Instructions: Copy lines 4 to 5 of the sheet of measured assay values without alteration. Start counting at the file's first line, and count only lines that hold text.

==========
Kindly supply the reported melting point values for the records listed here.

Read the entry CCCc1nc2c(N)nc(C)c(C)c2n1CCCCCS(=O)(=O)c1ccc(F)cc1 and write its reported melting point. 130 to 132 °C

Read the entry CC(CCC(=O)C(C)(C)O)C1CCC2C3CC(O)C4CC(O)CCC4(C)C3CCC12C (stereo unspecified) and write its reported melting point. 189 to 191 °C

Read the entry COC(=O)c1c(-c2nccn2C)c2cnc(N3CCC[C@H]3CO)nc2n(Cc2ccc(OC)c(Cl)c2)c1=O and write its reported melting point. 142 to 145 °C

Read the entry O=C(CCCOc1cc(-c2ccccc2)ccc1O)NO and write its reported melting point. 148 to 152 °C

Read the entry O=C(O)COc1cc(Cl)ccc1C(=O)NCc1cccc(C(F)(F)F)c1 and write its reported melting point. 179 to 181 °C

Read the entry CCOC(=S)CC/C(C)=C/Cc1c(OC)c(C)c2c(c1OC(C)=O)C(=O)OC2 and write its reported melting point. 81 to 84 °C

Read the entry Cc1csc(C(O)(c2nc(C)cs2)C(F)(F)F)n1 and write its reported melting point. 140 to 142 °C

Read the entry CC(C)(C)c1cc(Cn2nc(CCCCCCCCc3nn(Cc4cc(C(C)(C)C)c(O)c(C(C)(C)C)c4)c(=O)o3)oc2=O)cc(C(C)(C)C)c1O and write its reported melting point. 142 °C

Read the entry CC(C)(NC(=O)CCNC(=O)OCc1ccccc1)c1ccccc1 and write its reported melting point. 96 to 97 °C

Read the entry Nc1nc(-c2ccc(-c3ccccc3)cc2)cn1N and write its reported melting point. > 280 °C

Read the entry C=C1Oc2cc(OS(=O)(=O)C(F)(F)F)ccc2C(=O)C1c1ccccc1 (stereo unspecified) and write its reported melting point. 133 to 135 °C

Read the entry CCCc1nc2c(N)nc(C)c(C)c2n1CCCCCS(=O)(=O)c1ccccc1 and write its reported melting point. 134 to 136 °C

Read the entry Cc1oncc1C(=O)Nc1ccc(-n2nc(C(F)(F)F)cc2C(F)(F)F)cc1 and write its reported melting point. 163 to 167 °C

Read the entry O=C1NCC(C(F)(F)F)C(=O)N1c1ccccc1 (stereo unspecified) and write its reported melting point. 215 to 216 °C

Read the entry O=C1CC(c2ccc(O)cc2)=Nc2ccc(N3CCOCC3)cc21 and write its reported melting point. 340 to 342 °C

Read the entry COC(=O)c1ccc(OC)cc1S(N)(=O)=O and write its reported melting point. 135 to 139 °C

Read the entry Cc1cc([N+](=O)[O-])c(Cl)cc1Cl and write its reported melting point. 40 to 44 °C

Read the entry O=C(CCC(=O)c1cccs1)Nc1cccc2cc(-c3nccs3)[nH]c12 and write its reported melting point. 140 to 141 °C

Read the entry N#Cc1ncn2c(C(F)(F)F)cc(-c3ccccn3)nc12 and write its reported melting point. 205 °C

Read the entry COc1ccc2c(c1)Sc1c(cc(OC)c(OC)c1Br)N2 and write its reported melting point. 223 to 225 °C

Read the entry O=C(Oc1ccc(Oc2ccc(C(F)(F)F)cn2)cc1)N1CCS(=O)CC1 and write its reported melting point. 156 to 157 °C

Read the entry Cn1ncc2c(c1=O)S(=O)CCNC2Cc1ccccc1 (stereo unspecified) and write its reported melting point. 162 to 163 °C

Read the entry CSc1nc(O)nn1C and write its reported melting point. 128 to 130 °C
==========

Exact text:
Read the entry COC(=O)c1c(-c2nccn2C)c2cnc(N3CCC[C@H]3CO)nc2n(Cc2ccc(OC)c(Cl)c2)c1=O and write its reported melting point. 142 to 145 °C

Read the entry O=C(CCCOc1cc(-c2ccccc2)ccc1O)NO and write its reported melting point. 148 to 152 °C